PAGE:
4.0 out of 5 stars AND HERE'S TO YOU, MRS GRAY, 29 Aug 2012
This review is from: Ancient Light (Hardcover)
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"Ancient Light" contains all the sparkle and mastery one expects from John Banville, though occasionally it borders on showing off rather than artistic consummation.

"Ancient Light" completes a loose trilogy- following on "Eclipse" (2000) and "Shroud" (2002) featuring aging actor Alex Cleave. Cleave, like many of Banville's heroes lives most of his life in his memories. Here the centrepiece is the torrid affair he had at the age of 15 with the 33 year old and somewhat eponymous Mrs. Gray, his best friend's mother. This of course is every teenage boy's fantasy come true as well as constituting a serious sex crime on the part of the adult. Banville captures the passions of flickering adolescence with insight and wit without descending into farce. He makes much of the unreliability of memory - for example he has vivid recall of autumn hues at one scene even though his rational reconstruction tells him that it actually took place in spring. The writing is, as expected, superb though in the author's florid tradition: I especially enjoyed his comparison of a priest in the confessional to a horse shifting about in its horsebox. There are also echoes of Yeats, Eliot and Joyce and, I are sure, others in his prose.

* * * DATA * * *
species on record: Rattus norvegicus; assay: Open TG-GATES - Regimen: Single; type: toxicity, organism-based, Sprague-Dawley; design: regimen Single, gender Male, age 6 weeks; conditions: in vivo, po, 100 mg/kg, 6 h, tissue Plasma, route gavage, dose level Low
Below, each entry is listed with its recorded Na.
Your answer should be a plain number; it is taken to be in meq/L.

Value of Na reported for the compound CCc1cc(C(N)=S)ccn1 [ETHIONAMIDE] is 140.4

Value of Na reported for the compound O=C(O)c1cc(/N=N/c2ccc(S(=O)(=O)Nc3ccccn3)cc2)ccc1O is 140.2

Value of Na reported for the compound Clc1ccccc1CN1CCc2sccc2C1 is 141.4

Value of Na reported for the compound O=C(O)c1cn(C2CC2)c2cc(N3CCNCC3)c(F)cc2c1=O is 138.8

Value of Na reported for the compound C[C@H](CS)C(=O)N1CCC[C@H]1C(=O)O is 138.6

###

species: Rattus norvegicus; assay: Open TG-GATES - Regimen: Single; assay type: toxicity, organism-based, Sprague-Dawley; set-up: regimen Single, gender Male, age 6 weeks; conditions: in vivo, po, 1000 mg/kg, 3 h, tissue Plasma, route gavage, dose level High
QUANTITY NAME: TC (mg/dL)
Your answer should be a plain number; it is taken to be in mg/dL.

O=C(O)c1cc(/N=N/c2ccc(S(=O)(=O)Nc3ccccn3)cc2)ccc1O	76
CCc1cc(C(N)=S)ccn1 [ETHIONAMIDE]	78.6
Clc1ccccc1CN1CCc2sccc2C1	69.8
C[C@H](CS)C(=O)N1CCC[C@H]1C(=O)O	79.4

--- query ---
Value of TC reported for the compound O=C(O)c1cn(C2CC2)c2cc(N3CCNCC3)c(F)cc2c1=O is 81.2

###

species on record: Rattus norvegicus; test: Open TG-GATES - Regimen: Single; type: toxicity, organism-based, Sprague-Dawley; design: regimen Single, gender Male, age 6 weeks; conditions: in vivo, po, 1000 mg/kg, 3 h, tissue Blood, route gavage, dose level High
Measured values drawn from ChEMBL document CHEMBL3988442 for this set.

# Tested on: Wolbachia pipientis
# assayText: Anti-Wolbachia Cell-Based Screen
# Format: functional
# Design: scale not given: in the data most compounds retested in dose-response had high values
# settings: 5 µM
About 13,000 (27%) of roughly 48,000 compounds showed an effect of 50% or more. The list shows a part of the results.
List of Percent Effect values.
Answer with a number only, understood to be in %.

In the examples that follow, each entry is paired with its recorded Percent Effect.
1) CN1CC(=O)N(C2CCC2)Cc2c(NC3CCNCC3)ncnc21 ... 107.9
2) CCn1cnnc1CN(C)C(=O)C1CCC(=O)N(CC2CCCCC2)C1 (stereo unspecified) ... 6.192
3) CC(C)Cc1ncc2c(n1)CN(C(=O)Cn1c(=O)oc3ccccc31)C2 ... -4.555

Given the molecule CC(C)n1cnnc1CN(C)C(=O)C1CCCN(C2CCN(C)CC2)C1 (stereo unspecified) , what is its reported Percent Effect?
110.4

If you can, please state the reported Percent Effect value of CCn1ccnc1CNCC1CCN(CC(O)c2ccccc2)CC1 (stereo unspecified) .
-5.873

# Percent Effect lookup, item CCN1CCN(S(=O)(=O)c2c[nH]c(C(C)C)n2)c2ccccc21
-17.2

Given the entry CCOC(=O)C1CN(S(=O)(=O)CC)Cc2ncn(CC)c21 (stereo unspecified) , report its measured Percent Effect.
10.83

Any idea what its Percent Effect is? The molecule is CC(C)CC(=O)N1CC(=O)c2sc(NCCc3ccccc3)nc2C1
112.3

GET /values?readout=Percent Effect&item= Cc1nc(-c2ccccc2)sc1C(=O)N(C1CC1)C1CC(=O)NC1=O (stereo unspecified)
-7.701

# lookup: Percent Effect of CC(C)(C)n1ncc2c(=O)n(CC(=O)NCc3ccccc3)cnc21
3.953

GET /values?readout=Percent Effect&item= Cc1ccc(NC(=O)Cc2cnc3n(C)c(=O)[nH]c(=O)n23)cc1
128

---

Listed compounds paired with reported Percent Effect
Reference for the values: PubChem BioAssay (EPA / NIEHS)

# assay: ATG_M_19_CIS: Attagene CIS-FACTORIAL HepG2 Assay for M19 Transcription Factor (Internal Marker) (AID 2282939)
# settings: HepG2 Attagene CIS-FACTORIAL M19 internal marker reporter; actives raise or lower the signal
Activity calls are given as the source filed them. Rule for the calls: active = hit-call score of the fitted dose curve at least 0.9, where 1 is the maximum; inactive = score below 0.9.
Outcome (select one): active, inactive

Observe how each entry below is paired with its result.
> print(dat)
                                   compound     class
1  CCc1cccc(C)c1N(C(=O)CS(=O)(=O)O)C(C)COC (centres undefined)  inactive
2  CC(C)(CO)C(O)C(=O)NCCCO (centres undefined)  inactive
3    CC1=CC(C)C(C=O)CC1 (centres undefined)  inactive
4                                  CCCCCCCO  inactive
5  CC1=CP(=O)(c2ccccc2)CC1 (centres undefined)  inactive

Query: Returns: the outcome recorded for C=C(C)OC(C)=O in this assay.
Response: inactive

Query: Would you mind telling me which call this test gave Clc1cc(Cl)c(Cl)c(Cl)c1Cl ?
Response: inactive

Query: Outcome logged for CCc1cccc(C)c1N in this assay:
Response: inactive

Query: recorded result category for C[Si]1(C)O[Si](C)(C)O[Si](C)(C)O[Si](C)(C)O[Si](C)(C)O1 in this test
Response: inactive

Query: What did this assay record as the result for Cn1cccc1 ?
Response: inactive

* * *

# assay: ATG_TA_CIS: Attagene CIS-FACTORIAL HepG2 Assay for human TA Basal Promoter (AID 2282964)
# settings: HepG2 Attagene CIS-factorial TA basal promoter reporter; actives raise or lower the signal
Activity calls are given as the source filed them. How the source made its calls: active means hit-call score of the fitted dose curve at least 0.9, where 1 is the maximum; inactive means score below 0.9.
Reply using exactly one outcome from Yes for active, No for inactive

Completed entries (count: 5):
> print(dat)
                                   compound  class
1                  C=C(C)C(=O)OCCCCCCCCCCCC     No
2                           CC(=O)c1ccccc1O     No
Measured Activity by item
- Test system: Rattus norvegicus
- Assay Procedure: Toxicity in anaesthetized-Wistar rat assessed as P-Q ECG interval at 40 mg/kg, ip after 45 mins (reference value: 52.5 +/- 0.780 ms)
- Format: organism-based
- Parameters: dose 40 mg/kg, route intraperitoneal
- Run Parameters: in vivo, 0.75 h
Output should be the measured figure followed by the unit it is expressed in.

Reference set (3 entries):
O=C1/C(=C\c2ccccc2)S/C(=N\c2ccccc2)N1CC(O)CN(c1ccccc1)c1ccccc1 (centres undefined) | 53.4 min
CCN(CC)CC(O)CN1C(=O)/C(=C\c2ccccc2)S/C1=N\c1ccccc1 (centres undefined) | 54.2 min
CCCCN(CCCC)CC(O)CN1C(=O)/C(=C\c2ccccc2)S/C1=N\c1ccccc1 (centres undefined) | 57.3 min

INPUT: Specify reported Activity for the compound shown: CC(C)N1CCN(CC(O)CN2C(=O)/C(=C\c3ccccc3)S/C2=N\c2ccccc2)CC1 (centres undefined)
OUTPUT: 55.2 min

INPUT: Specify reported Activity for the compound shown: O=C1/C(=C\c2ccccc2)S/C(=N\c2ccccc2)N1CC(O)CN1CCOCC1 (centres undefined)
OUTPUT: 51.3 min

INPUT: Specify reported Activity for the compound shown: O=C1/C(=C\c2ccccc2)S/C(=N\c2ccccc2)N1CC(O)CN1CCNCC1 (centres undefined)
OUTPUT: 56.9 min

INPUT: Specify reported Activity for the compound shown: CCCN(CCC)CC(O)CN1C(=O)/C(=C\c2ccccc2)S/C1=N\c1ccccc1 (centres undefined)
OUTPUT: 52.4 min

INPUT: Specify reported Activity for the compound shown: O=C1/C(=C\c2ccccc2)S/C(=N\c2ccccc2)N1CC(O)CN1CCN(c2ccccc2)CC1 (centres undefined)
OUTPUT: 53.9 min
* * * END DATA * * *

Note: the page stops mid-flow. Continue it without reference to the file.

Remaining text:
In addition to his recollections of that fifty year-old affair (why did we not hear about such a formative experience in "Eclipse?"), Cleave broods on the suicide of his daughter, Cass that was covered in "Shroud." In the "present," in between his reminiscences, he is somewhat surprisingly (he has been unemployed since he corpsed spectacularly on stage in "Eclipse") hired to play the lead role in a film - "The Invention of the Past," ha, ha - portraying the life of deconstructionist critic Axel Vander, a somewhat sinister type of Paul de Man. He falls into a complicated relationship with his troubled co-star, Dawn Davenport who becomes a sort of surrogate for his lost daughter just as Mrs. Gray was a sort of Oedipal mother when the generations were reversed. Cleave and Davenport make their way to Italy, close to the scene of Cass' suicide. Readers of "Shroud" know, but Cleave doesn't, that Vander was involved in Cass' death, so the story has its complications. This whole strand, however, is weaker than the "Mrs. Gray" sections of the novel.